UAE unlikely to scrap retail lending caps

Scars of excessive lending too recent for UAE to loosen bankrules, say analysts
UAE unlikely to scrap retail lending caps
Sultan Nasser Al Suweidi, UAE Central Bank governor, said earlier this year that bank fees had become "excessive"
By Elizabeth Broomhall
Mon 22 Aug 2011 12:23 PM

The UAE Central Bank is unlikely to scrap caps aimed at
limiting bank loans to individuals as it seeks to avoid the excessive lending
practices seen during its boom years, banking analysts said.

An official from the central bank's supervision department
was on Sunday reported as saying the curbs would be reviewed at the start of
2012, after feedback from consumers and banks complained the curbs were too
restrictive.

“The caps on retail lending are to prevent over-leverage and
that doesn’t look likely to change,” said Liz Martins, a senior MENA economist
at HSBC.

The answer to our economic problems is not allowing
people to borrow more than 20 times their salary. The central bank [...does]
want to encourage lending, but the right kind of lending. By removing the caps,
you are encouraging over-leverage.”

The controversial curbs, which were rolled out in May, capped
personal loans at 20 times a borrower’s monthly salary and said repayment
periods should not exceed 48 months.

Monthly installments for all loans, including personal, car,
housing loans and credit cards, must not exceed 50 percent of a customer’s
gross salary and any regular income, the central bank said.

The global financial crisis and Dubai's debt woes have
slowed lending growth in the OPEC member. Private sector credit growth was flat
year-on-year in May compared with rates of over 50 percent in 2008.

A senior credit officer for GCC banks at Moody’s,
Khalid Howladar, said the regulations were key to avoiding the wave of consumer
debt seen in 2007-2008.

“Regulation has a critical role to play in ensuring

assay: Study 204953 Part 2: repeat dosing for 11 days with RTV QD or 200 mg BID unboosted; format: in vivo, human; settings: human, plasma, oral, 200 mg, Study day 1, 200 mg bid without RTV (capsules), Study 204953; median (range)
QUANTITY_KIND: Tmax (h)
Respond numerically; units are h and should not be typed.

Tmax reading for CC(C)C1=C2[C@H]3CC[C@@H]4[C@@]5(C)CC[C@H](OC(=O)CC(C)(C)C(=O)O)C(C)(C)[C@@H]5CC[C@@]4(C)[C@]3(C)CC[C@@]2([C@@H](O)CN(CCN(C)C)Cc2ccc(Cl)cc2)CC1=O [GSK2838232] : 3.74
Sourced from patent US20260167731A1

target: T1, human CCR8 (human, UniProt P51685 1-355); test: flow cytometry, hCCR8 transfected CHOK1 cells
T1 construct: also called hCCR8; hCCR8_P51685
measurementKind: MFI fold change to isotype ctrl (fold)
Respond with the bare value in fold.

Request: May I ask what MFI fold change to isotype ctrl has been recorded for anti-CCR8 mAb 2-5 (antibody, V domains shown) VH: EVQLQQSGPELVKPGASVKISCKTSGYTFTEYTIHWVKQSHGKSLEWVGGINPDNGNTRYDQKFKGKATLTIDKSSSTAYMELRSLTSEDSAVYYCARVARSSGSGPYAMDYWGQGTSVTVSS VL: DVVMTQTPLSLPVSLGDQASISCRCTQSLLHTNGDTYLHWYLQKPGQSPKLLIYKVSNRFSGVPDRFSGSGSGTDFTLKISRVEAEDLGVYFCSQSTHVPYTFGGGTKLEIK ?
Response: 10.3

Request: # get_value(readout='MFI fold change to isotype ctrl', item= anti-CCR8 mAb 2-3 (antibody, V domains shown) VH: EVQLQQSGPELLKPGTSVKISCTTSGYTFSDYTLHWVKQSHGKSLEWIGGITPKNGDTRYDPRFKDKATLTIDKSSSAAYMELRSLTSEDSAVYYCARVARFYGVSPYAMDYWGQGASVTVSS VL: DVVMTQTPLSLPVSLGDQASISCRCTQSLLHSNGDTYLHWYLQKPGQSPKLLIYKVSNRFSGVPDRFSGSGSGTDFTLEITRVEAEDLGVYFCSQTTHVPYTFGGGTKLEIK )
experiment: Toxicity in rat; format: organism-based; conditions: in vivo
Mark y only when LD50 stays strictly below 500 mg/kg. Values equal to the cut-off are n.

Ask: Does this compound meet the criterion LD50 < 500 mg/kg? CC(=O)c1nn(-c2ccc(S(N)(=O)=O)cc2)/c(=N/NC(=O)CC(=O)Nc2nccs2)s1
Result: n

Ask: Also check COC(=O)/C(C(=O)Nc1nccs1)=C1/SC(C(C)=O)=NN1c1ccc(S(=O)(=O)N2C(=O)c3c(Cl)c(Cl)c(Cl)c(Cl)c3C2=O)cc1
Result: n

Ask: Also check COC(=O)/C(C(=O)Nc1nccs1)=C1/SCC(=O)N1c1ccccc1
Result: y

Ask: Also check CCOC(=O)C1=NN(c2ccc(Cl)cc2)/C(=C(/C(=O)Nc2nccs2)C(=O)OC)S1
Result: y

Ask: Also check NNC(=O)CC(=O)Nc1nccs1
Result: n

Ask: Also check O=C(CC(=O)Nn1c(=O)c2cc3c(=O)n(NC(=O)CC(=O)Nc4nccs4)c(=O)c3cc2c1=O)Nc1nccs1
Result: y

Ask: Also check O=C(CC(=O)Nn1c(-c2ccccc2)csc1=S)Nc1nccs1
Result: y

stability of the banking system and hence the economy of the country, so I
think that for the time being they [the Central Bank] will leave [the caps] in
place until they properly analyse the feedback received,” he said.

“Overly aggressive lending may yield short term profits but
ultimately creates problems for borrowers and their banks in the future. The
central bank is trying to pre-empt such problems.”

There is confusion over the extent to which the caps are
restricting credit growth. Analysts say UAE loan growth has been more
constrained by risk aversion among banks and a slow real  estae market, than the caps.

 “We do have very
sluggish loan growth here, but this is not because retail loans are being
capped at 20 times people’s salary, there are lots of other reasons,” said
Martins.

“Theoretically the central bank will be looking to spur
lending, however I think the scars and impacts of debt are still too recent. If
you want to spur private sector growth and non-oil growth in particular, then
you would be looking to encourage lending to businesses.”

In May, UAE Central Bank governor Sultan bin Nasser Al
Suwaidi urged local lenders to slash interest rates on loans to SMEs, which
account for 95 percent of businesses in Dubai and contribute to around 40
percent of the emirate’s GDP.

He referred to a new era of “abundant” liquidity, after bank
deposits in the Arab state rose to their highest level in more than two years,
amid the wider Arab Spring unrest.

 

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